It takes about an hour for Oliver Stone's biopic of NSA whistle-blower Edward Snowden to completely run out of steam. The reason? Snowden appears to have done only one interesting thing in his life, which was revealing the scale of the United States' surveillance program to the public. This was no small achievement, to be sure. It had a huge impact on our society and made Snowden an enemy of the most powerful state on earth. But there is already a great documentary about the fallout of that act (Citizenfour), and there will surely be others. Meanwhile, Snowden focuses on his life before the world-historical event, which was pretty mundane.

Snowden (played by Joseph Gordon-Levitt) failed as a soldier, never graduated from high school, and was a self-taught computer programmer. He did not drink, or smoke, or pursue spy games while working for the CIA. As for his romantic relationship with Lindsay Mills (played by Shailene Woodley), which takes up a good amount of the movie's 134 minutes, it had the usual ups and downs of a standard heterosexual affair. The two met on the internet, got to know each other over time, eventually fell in love, broke up, got back together, moved to Hawaii, and were heading toward a mediocre marriage when Snowden decided to do something truly incredible.

Because there is only one dazzling, glamorous, spy-exciting moment (downloading the information at a secret military base in Hawaii and sharing its contents with reporters in a Hong Kong hotel room) in Snowden's mostly uneventful life, Stone relies on too many fictional devices and basic thriller tropes to keep this one moment in the air. As you will not find a single person on earth who is not impressed by a man or woman who can juggle many balls with one hand, you will not find a person on this same planet who is not soon bored by a man or woman who can continuously toss one ball with two hands.

But let's think about it for a moment. Why was Snowden's leak a global event? Why does it even matter that the NSA is reading our e-mails or texts or whatever? Most of us really have nothing to hide. Most of us are no more interesting than the next person. Most of us begin and end with how we present ourselves on social media. Indeed, Mills says exactly this to Snowden in the movie: She's not worried about the NSA entering her computer and looking at her files because all they will find is an average person.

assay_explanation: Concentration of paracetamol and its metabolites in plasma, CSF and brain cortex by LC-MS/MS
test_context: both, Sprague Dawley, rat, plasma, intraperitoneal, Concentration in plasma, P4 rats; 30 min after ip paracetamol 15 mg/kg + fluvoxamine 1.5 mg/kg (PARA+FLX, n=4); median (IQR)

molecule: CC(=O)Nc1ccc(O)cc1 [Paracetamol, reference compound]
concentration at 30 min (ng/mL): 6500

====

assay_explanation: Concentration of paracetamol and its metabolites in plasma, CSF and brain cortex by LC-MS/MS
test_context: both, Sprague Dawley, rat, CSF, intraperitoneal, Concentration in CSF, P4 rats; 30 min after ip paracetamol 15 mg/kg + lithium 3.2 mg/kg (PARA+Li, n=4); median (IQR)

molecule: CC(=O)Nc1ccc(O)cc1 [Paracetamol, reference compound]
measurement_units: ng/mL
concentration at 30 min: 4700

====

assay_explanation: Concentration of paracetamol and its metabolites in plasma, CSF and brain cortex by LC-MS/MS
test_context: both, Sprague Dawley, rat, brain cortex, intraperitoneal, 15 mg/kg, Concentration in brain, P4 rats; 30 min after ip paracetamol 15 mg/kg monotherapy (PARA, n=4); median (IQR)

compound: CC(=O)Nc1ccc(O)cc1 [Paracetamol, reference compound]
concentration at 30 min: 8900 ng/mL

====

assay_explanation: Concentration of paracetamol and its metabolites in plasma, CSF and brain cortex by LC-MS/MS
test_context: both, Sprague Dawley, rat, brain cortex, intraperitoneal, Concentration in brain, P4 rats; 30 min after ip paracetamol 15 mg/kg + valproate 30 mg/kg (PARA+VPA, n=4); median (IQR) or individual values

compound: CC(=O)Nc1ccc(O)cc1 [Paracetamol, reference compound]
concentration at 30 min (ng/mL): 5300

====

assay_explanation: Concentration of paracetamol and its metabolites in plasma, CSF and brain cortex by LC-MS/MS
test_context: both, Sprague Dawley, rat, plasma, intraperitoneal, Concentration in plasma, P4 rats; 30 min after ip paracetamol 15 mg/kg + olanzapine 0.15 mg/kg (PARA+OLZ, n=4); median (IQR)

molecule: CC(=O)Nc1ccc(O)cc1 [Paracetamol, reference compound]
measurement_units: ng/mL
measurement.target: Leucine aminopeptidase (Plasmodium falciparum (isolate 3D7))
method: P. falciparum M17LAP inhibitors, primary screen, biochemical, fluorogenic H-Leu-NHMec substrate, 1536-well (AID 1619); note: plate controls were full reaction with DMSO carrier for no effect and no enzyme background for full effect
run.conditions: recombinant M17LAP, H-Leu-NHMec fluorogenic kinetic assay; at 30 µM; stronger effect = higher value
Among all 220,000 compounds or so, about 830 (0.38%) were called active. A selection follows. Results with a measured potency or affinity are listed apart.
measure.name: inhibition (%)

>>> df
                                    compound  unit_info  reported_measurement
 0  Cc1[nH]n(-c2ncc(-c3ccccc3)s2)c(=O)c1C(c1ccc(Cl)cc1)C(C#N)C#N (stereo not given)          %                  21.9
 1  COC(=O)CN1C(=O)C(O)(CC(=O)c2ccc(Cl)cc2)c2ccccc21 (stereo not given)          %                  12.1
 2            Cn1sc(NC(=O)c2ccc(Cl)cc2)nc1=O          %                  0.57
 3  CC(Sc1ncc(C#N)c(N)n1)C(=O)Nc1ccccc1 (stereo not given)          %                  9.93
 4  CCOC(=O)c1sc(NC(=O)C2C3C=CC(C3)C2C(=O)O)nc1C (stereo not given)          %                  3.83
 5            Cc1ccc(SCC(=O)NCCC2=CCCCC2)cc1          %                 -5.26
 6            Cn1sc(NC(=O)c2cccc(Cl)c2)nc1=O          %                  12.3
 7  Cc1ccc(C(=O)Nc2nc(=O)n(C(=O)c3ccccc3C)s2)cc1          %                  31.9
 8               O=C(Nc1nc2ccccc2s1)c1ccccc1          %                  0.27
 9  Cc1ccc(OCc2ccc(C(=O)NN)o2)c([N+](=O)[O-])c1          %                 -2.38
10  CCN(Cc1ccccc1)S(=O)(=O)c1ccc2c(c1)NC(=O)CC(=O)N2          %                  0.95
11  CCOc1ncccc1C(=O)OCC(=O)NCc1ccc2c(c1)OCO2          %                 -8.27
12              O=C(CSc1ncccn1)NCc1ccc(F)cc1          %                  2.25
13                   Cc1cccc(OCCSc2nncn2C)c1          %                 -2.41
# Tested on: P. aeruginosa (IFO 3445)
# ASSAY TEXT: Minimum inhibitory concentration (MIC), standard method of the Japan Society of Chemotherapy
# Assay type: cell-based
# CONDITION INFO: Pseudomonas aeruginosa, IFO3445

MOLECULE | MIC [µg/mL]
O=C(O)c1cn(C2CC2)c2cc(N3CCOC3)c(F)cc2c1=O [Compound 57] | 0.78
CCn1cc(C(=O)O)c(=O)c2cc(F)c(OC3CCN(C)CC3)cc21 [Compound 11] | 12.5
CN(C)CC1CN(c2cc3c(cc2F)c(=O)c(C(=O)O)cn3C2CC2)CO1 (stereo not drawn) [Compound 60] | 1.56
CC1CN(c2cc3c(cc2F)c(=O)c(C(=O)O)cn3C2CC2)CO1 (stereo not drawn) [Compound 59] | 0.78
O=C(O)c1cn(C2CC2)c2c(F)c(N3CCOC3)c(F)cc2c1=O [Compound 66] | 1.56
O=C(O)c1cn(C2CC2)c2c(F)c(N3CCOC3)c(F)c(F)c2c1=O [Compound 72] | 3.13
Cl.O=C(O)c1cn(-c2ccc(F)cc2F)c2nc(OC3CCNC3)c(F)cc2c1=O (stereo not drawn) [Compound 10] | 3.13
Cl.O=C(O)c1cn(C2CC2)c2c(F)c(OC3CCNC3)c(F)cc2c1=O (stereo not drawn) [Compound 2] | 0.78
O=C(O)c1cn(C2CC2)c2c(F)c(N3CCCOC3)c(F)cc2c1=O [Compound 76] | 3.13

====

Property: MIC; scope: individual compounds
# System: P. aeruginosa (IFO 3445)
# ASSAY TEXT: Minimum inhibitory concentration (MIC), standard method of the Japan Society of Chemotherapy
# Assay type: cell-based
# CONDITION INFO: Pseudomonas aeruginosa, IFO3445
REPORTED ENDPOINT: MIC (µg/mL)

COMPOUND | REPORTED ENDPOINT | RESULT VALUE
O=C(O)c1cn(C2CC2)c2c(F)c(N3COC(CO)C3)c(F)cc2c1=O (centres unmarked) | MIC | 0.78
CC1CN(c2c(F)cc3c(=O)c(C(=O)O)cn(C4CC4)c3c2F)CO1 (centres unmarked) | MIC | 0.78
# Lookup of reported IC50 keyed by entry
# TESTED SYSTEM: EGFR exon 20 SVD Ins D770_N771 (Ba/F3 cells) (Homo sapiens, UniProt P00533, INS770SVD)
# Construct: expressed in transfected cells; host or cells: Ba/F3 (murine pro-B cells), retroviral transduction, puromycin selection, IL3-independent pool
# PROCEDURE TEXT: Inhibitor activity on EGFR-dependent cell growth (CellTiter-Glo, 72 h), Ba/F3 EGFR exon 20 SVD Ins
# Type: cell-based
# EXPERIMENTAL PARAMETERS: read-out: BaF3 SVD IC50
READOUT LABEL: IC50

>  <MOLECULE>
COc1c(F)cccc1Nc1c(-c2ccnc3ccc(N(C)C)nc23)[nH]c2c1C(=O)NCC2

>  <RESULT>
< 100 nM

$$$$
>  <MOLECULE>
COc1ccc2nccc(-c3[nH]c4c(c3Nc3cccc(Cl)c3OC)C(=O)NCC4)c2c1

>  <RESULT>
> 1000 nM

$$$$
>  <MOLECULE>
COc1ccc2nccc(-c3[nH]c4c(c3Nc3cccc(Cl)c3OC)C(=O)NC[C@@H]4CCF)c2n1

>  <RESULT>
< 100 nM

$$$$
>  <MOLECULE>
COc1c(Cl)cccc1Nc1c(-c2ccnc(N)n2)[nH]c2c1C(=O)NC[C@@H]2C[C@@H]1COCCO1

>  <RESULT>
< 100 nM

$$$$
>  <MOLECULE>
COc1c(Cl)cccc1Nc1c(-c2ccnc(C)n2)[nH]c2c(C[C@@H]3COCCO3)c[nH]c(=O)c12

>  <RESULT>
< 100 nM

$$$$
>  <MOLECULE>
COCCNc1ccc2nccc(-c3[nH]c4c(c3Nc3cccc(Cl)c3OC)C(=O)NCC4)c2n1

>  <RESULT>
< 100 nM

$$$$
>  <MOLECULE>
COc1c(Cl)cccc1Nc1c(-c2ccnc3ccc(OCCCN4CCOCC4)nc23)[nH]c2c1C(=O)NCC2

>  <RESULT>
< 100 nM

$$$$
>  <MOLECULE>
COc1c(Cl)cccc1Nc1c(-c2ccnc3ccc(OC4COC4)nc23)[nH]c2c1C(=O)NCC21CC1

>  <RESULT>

Snowden's response to this? He knows that Mills is still checking out other men on dating sites. If he knows this, imagine what the NSA knows about her. Instead of being alarmed by this possibility, Mills calmly and even playfully assures her boyfriend that she is not fucking other men and is fully committed to their relationship. He is her one and only. And so a scene that's supposed to provide some tension to the plot turns out to be just another day in the life of a conventional relationship.

So what's the big deal? Why should we freak out about a mass surveillance program that is to the NSA what junk mail is to us? The best thing in this movie, Nicolas Cage (playing Hank Forrester, an instructor at a CIA school), provides the answer: The surveillance technology, Forrester explains, is not about spotting and stopping Islamic terrorists, nor is it really about monitoring and catching shady Americans. It's really about private contractors selling very expensive shit (global surveillance programs with cool names like PRISM and DISHFIRE) to government agencies with deep public pockets. Big government is big business. The fact that your name and internet habits can be revealed by a program does not improve national security—but it does sweeten a sales pitch. Now that's real talk.

I wish they'd make a movie about that instead of the tedious reality of Snowden's boring-ass life. recommended